WELCOME TO THE
MORGAN TOWNSHIP HISTORICAL SOCIETY WEBSITE
A scene of Morgan Township 19th century rural life
as depicted in the 1875 Butler County Atlas.
The Morgan Township Historical Society is an organization which exists to collect and preserve historical records of the township. These resources will be made available to educate and promote an appreciation of the local history.
1. To compile an historical record of the township.
2. To provide programs of historical significance.
3. To discover historical structures and landmarks in the township.
4. To encourage active membership.
5. To secure financial support.
TIME AND PLACE
Meetings are held at the Morgan Township Administration Building at 3141 Chapel Road on the third Saturday of each month at 10:00 am from March through December. Visitors are always welcome to the meetings where coffee and cookies are available during the social period prior to the meeting of the day.
Executive committee meetings, as convened by the President, are held in the newly restored 1858 Township House and Museum.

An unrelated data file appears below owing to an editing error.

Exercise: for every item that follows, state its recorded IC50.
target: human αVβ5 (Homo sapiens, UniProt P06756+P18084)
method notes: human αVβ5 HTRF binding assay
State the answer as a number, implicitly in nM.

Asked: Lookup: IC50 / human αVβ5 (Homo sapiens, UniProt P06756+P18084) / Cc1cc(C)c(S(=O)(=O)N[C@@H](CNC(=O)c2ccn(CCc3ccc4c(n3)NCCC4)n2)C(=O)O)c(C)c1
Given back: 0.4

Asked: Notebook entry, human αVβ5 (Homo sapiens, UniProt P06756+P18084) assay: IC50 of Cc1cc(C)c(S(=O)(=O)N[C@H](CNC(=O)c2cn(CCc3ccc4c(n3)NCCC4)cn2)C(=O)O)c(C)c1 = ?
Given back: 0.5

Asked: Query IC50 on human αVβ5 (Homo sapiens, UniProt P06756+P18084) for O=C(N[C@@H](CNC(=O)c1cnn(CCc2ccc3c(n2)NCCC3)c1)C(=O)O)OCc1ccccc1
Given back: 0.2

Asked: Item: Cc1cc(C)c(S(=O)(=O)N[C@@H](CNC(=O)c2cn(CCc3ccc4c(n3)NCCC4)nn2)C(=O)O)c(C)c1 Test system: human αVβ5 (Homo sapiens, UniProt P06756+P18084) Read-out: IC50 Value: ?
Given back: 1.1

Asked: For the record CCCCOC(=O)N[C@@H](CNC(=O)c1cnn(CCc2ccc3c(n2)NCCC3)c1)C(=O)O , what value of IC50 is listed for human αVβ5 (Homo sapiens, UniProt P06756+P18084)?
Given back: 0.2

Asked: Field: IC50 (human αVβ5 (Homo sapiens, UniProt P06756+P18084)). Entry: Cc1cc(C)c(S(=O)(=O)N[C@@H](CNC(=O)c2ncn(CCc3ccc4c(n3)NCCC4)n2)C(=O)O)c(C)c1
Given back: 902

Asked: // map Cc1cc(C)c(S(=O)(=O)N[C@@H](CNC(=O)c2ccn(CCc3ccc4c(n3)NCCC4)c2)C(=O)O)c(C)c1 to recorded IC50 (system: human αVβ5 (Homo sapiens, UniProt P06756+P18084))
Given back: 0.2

President: Jill Evans
Vice President: John D. Francis
Secretary: Marjorie Crane
Treasurer: Jon Stow
HISTORY OF THE TOWNSHIP
Morgan Township was settled in 1801 by Welsh immigrants from Llanbrynmair, Montgomeryshire, Wales; in later years German settlers also came into the township.
The national flag of Wales
When the township was created March 4, 1811 it was named after General Daniel Morgan for his victory at the battle of Cowpens, in South Carolina, which turned the tide of the American Revolutionary War. General Morgan was also a Welsh descendant from the colony of Virginia.
The Paddy’s Run historical marker in Shandon, Morgan Township (from both sides)
FOR GENEALOGICAL RESEARCH OF PADDY’S RUN OLD WELSH CEMETERY CLICK HERE
The 1858 Township House historical marker in Okeana, Morgan Township (from both sides)
1858 TOWNSHIP HOUSE RESTORATION PROJECT
The Morgan Township Historical Society is a 501 (c)3 not-for-profit corporation and all donations are tax deductable.
Donations are encouraged to support the Society with the restoration expense.
The restored 1858 Township House, April 2010.
About the 1858 Township House Restoration Project
1. PowerPoint presentations by authoritative sources on regional historical subjects.
2. Lectures on topics of local interest.
3. Field trips of historical interest
Pictures from previous meetings and observances.
For more information contact us by telephone (513-738-0910).
The restored 1858 township House & Museum is open to the public on special occasions or by appointment by calling (513) 738-0845.
Number of Viewers
Webmaster and images
by Jerry Johnson
First uploaded: May 13, 2010
Last change: May 1, 2011